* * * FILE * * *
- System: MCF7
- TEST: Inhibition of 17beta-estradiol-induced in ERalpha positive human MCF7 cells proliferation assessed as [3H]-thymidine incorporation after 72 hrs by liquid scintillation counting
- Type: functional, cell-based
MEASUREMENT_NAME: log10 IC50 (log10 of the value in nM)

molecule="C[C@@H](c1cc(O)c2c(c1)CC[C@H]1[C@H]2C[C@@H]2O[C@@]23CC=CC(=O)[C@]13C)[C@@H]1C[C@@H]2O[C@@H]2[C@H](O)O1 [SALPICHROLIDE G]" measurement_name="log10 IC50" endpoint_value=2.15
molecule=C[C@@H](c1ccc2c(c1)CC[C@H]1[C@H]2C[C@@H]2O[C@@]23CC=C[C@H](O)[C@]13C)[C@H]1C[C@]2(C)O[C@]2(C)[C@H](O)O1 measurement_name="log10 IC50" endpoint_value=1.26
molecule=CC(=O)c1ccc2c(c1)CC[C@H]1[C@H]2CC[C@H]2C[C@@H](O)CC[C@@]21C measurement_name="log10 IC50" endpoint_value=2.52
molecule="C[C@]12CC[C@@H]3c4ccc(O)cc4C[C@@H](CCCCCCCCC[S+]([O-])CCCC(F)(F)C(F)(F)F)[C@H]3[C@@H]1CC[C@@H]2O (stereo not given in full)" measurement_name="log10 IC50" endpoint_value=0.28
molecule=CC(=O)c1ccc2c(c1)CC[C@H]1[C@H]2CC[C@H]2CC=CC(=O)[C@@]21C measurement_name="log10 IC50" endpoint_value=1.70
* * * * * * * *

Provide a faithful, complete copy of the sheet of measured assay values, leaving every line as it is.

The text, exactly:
- System: MCF7
- TEST: Inhibition of 17beta-estradiol-induced in ERalpha positive human MCF7 cells proliferation assessed as [3H]-thymidine incorporation after 72 hrs by liquid scintillation counting
- Type: functional, cell-based
MEASUREMENT_NAME: log10 IC50 (log10 of the value in nM)

molecule="C[C@@H](c1cc(O)c2c(c1)CC[C@H]1[C@H]2C[C@@H]2O[C@@]23CC=CC(=O)[C@]13C)[C@@H]1C[C@@H]2O[C@@H]2[C@H](O)O1 [SALPICHROLIDE G]" measurement_name="log10 IC50" endpoint_value=2.15
molecule=C[C@@H](c1ccc2c(c1)CC[C@H]1[C@H]2C[C@@H]2O[C@@]23CC=C[C@H](O)[C@]13C)[C@H]1C[C@]2(C)O[C@]2(C)[C@H](O)O1 measurement_name="log10 IC50" endpoint_value=1.26
molecule=CC(=O)c1ccc2c(c1)CC[C@H]1[C@H]2CC[C@H]2C[C@@H](O)CC[C@@]21C measurement_name="log10 IC50" endpoint_value=2.52
molecule="C[C@]12CC[C@@H]3c4ccc(O)cc4C[C@@H](CCCCCCCCC[S+]([O-])CCCC(F)(F)C(F)(F)F)[C@H]3[C@@H]1CC[C@@H]2O (stereo not given in full)" measurement_name="log10 IC50" endpoint_value=0.28
molecule=CC(=O)c1ccc2c(c1)CC[C@H]1[C@H]2CC[C@H]2CC=CC(=O)[C@@]21C measurement_name="log10 IC50" endpoint_value=1.70